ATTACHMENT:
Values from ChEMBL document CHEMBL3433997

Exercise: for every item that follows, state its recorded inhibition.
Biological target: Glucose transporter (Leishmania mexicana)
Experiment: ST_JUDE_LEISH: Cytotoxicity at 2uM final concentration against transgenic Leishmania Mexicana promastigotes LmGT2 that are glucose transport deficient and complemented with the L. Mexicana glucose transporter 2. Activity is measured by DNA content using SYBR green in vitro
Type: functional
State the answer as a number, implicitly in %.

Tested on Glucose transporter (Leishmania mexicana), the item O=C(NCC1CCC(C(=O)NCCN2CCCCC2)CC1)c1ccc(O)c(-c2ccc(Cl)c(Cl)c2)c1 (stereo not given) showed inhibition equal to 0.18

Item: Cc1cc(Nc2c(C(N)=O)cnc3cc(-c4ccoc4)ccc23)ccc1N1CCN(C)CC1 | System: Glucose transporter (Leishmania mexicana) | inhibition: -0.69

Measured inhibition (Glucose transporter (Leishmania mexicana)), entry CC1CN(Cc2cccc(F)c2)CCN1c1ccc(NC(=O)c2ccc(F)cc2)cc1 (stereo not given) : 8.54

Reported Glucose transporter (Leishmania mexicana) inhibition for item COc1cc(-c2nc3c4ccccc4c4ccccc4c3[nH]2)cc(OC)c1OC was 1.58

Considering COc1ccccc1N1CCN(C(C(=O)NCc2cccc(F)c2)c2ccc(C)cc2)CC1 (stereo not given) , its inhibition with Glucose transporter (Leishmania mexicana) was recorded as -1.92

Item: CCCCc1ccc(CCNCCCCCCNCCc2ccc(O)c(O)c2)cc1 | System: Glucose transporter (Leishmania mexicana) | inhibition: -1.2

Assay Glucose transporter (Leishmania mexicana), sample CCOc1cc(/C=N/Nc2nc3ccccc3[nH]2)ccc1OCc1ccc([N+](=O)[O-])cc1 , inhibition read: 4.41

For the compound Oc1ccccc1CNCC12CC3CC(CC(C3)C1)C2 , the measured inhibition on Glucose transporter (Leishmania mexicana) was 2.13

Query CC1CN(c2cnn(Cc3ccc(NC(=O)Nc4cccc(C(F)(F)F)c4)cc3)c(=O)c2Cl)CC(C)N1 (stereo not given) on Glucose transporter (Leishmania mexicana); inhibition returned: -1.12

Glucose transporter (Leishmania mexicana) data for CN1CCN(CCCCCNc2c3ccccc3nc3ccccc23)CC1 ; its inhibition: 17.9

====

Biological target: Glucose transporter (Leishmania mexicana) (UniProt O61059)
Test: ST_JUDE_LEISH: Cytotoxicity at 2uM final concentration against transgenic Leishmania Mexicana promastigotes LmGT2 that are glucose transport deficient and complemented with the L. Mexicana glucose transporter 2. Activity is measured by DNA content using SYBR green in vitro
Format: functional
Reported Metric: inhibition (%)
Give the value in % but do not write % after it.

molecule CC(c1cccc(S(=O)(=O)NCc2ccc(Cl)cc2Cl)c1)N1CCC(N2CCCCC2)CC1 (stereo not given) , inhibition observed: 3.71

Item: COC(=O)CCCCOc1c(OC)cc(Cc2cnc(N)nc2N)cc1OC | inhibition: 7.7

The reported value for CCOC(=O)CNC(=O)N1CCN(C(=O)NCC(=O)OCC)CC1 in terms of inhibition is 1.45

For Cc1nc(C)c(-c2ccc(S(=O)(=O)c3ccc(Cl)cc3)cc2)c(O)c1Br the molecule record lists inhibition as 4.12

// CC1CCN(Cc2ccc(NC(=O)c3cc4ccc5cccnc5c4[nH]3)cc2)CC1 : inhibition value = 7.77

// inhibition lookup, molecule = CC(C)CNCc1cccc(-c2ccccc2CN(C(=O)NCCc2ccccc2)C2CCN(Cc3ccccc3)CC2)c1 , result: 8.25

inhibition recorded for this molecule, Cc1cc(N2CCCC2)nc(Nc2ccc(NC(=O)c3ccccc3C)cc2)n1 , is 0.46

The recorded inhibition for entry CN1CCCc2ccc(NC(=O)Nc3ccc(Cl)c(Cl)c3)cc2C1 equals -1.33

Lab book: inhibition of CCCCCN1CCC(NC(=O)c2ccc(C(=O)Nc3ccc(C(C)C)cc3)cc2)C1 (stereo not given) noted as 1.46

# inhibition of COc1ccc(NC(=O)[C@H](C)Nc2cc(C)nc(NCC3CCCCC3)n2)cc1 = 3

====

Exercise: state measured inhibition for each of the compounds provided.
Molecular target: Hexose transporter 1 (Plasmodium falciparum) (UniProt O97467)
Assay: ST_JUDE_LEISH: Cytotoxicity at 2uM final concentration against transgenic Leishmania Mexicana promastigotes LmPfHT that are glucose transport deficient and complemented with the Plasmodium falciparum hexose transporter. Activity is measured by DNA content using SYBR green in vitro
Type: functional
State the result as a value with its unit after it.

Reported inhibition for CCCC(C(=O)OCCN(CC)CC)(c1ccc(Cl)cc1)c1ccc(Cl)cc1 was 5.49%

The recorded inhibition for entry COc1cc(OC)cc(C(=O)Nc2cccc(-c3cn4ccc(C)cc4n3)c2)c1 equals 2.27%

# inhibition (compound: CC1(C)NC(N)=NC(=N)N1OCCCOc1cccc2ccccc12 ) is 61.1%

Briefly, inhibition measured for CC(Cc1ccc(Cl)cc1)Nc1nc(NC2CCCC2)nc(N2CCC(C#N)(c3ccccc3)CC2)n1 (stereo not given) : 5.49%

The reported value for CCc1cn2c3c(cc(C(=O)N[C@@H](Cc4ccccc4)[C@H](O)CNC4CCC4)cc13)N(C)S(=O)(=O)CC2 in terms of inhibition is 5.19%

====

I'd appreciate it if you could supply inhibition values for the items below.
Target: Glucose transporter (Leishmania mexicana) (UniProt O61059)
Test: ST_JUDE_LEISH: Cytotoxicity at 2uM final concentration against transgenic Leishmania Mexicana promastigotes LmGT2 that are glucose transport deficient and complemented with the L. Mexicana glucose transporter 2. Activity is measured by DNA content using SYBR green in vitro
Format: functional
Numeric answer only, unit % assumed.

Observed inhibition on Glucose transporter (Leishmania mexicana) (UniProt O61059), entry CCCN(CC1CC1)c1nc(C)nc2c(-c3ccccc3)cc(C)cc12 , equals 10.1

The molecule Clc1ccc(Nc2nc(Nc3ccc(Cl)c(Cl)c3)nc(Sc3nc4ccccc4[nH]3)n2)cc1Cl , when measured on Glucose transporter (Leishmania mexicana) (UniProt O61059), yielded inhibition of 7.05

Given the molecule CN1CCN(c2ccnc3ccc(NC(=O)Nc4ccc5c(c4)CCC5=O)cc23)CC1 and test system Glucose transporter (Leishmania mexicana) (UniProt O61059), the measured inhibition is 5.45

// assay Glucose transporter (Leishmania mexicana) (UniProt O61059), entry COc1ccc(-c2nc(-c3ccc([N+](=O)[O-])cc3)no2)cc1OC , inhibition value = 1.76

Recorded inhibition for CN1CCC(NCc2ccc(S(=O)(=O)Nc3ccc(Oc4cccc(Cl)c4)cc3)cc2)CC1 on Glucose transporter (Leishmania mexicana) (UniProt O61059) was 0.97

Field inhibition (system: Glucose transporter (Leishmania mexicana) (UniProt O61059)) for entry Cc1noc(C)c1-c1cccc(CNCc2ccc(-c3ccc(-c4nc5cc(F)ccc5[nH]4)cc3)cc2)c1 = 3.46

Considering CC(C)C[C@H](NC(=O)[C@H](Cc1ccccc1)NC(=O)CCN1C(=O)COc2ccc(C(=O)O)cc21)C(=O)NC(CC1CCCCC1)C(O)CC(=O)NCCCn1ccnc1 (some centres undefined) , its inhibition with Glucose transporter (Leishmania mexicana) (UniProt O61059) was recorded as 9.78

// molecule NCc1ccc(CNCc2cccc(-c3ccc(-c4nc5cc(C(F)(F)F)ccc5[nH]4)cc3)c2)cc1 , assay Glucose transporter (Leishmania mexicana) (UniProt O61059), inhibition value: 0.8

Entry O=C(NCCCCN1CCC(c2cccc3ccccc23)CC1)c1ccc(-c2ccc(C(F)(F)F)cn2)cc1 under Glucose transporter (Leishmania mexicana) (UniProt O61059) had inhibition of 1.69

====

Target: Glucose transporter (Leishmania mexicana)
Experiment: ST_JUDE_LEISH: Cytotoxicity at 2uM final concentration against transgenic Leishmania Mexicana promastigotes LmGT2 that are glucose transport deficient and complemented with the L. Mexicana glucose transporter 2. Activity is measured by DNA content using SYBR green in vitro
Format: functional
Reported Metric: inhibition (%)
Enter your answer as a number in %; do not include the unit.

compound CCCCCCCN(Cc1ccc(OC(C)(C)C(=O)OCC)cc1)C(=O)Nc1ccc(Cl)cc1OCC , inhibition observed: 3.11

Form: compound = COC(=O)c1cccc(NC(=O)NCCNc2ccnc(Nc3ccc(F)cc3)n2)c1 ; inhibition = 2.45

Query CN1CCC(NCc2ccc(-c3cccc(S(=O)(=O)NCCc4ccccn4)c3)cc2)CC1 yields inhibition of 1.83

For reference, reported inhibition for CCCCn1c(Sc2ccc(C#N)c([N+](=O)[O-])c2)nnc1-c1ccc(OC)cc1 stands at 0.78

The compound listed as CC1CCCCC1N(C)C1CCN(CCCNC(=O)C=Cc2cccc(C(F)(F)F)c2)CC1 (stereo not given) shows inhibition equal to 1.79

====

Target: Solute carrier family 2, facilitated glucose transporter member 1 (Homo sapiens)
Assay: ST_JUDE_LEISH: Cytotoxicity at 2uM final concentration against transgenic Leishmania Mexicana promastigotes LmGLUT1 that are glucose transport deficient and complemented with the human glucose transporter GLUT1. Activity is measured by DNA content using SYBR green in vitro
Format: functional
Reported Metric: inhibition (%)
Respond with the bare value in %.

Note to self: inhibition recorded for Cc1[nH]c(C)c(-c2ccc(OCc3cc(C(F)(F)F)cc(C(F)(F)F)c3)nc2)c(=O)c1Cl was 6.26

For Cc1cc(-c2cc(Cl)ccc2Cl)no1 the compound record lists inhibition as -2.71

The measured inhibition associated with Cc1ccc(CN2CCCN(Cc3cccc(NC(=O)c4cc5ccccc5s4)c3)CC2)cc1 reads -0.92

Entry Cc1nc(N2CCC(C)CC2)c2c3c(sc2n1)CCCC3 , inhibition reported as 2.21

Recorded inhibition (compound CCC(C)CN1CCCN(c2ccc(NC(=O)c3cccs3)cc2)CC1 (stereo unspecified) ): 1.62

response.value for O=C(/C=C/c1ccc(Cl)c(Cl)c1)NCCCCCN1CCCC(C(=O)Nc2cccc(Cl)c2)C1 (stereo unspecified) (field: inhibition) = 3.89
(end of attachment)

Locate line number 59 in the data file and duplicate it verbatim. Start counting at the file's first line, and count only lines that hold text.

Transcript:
====